The Supreme Court ruled yesterday that foreign companies operating in the United States must comply with federal civil rights laws, upsetting a decades-old policy under which foreign corporations--notably the Japanese--passed over American workers to hire and promote their own foreign nationals.

Trade experts expect the unanimous ruling to touch off a major international trade problem. Threatened are the U.S. investment practices of companies from more than a dozen countries as well as those of U.S. firms overseas that also generally hire and promote U.S. nationals.

The Japanese Ministry of International Trade and Industry had said that a decision like the one rendered by the court would discourage investment by foreign firms in the United States because foreign companies would fear losing control over their businesses by hiring American managers.

However, U.S. Trade Representative William E. Brock said yesterday that the decision shouldn't pose any trade problems.

The discrimination case was brought by 12 women clerks and secretaries against their employer, Sumitomo Shoji America, a New-York-based subsidiary of a Japanese export-import firm. The women charged the company with discrimination by sex and national origin under the Civil Rights Act of 1964 for promoting only Japanese men.

Sumitomo, like other foreign-owned firms that have incorporated here, selected its own nationals as executives regardless of discrimination laws, using as a defense a World War II treaty of friendship, commerce and navigation with the United States. Twenty other countries have such treaties, and Americans have been able to operate in a similar manner when they locate companies overseas.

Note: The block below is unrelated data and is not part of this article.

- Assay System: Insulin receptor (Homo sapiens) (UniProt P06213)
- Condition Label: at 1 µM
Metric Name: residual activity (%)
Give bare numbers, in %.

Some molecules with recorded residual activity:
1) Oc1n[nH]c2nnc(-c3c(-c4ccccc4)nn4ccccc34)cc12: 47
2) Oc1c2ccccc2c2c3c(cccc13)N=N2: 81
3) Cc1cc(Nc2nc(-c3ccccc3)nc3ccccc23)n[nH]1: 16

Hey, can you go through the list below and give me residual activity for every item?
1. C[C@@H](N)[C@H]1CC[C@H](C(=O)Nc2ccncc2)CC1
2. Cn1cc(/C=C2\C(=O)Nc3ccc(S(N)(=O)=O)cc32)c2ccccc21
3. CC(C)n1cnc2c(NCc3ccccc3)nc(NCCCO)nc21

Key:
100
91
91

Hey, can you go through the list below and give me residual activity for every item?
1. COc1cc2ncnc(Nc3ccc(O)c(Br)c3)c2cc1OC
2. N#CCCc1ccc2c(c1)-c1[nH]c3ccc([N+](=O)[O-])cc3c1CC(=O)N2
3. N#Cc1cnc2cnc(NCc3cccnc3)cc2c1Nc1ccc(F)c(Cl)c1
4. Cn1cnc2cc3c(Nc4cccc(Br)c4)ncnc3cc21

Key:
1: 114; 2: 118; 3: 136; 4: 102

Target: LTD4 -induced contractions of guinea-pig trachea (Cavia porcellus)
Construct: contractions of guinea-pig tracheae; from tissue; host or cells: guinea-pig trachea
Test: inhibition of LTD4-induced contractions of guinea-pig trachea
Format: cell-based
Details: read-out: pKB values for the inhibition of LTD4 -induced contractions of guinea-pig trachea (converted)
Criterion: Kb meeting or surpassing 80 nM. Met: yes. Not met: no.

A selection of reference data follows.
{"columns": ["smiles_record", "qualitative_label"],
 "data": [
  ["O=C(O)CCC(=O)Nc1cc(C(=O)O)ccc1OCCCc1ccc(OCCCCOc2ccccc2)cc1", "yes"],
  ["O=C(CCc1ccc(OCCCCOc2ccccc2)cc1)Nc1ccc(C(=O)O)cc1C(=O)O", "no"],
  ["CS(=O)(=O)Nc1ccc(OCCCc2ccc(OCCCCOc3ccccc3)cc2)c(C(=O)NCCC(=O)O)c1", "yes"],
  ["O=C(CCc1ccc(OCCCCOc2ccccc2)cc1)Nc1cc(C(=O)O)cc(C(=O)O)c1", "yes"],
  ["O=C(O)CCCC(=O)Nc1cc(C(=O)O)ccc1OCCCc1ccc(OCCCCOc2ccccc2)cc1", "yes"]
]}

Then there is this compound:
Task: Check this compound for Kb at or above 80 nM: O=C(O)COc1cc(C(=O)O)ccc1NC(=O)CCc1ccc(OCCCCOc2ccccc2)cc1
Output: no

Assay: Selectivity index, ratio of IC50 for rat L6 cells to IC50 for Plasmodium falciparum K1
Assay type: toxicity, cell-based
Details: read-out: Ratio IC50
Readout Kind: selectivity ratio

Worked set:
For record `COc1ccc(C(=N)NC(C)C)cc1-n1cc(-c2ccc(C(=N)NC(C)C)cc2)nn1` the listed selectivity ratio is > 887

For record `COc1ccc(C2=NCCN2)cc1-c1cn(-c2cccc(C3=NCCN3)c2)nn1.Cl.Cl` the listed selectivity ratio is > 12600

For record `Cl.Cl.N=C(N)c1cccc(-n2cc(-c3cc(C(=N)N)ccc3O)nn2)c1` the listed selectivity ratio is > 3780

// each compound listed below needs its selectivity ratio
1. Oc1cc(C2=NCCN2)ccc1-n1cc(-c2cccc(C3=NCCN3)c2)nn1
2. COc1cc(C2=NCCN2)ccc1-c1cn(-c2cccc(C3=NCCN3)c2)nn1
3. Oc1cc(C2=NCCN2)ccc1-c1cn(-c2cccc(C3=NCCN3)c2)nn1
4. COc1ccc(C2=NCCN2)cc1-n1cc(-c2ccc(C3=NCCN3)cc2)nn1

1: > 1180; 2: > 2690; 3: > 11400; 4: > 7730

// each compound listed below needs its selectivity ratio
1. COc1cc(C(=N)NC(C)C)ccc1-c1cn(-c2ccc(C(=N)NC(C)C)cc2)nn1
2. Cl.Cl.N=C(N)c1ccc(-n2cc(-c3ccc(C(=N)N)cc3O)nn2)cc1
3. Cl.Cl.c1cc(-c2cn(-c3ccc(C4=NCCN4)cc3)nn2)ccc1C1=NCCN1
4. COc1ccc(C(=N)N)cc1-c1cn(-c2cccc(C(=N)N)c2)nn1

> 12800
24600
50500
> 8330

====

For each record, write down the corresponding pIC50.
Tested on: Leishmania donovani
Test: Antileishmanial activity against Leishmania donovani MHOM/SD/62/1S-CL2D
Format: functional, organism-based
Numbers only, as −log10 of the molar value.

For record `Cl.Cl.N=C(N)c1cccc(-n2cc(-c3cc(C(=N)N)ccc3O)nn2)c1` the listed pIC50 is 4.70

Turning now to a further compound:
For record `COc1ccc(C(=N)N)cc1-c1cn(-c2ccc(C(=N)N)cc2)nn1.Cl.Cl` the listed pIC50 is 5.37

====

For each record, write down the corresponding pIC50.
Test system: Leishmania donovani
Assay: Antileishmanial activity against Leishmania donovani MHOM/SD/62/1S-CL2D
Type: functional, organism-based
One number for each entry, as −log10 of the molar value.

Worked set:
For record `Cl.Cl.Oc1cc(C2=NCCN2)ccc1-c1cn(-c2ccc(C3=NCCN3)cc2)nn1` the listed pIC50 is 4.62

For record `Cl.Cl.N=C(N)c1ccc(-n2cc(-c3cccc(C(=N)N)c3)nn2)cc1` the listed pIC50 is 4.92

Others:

Japanese companies generally chose men for their executives based on traditional roles of men in Japanese society and as part of corporate policy to give their managers experience in the United States.

In a decision written by Chief Justice Warren Burger, the court said "the purpose of the treaties was not to give foreign corporations greater rights than domestic companies but, instead, to assure them the right to conduct business on an equal basis without suffering discrimination based on their alienage."

Once companies incorporate here, they are considered under the treaties "to be companies of the country in which they are incorporated; they are entitled to the rights and subject to the responsibilities of other domestic corporations."

"The decision indicates if you come into a situation where a foreign corporation takes advantage of the treaty provisions, it will have to obey American civil rights law," said Lewis M. Steel, attorney for the 12 women. "That's a very important concept."

The appeals court had discussed briefly that under certain conditions, Japanese citizenship could be a bona fide occupational qualification for high-level jobs with Japanese-owned firms.

In a footnote, the justices said "there can be little doubt that some positions in a Japanese-controlled company doing business in the United States call for great familiarity with not only the language of Japan, but also the culture, customs and business practices of that country."

However, the justices said the appeals court had presented insufficient evidence to determine whether Sumitomo qualified under those circumstances.